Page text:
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Intense discussions about the Eltif property fund

GClosed real asset funds were once popular with private investors in Germany. However, due to high costs and a lack of transparency, they have fallen into disrepute and have lost their importance. Because there was also a lack of products in Europe that combined long-term asset accumulation and the financing of long-term growth projects, the European Union raised the “European Long-Term Investment Fund” (Eltif) in 2015 as a direct investment fund, especially for private and smaller institutional investors the baptism. In October, however, the Commission began a process of consultation on the reform, not least because it was dissatisfied with its success. So far, only 28 funds have been launched across Europe, managing a total of less than two billion euros.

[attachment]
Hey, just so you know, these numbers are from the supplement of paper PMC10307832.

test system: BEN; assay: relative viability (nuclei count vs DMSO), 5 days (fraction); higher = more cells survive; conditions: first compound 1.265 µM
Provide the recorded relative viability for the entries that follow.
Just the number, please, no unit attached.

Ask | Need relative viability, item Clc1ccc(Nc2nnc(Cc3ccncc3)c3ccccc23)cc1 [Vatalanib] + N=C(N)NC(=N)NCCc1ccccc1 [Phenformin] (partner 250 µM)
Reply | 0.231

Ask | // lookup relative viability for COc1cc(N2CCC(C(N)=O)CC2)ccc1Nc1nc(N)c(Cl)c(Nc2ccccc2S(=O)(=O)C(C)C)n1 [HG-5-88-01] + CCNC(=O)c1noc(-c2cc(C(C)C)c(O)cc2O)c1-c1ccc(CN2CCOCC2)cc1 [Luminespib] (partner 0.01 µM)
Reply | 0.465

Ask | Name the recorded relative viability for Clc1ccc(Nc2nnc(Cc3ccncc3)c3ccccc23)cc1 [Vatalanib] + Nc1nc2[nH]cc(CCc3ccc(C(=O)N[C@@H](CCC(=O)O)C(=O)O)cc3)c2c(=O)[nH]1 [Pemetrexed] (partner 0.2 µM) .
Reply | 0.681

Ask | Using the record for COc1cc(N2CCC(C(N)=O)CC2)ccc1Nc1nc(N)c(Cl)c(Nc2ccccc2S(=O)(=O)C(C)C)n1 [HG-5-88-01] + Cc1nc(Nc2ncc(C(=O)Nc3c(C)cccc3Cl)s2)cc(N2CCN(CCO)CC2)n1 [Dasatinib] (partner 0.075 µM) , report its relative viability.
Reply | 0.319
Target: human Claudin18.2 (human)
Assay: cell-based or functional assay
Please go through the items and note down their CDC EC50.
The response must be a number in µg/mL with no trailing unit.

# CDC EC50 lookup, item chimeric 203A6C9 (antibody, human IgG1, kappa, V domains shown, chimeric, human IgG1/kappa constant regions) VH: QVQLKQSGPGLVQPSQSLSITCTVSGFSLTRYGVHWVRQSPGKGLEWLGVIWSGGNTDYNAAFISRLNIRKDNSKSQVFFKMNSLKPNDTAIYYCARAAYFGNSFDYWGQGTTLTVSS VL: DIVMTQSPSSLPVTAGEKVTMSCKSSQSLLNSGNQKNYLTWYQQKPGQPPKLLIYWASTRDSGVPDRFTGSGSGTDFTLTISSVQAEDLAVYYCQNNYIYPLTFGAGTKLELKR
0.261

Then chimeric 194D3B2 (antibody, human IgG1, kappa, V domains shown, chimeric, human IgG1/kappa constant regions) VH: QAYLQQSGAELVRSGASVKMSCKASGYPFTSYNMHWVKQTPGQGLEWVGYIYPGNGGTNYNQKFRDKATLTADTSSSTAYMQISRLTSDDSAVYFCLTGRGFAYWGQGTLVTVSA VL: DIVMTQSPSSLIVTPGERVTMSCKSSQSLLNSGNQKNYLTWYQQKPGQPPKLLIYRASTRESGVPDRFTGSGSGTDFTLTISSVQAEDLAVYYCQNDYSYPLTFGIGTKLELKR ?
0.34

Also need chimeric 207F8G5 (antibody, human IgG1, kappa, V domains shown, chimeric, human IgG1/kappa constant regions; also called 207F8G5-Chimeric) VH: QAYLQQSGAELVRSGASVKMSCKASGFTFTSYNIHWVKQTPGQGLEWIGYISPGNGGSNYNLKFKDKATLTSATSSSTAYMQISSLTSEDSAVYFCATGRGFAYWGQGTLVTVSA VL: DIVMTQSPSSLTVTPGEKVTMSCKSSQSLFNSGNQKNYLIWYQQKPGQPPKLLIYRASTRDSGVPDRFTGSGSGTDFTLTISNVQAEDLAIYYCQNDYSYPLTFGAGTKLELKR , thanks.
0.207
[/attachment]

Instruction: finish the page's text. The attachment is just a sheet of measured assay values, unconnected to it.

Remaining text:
The suggestions for improvement made so far are mainly directed against rigid guidelines. For example, there is a requirement to no longer specify a term or to be able to buy and sell shares continuously. It is also required that more than 30 percent may be invested in funds, including equity funds, and that fund of funds structures be permitted. “A fund of funds offers greater diversification and is also cheaper in the traditional guise,” says Philipp Lennertz, founder of the Hamburg multi-family office Lennertz & Co. Due to the restrictions of the Eltif, there is a risk, especially in the private equity sector, that in an Eltif “only the leftovers would be put”.

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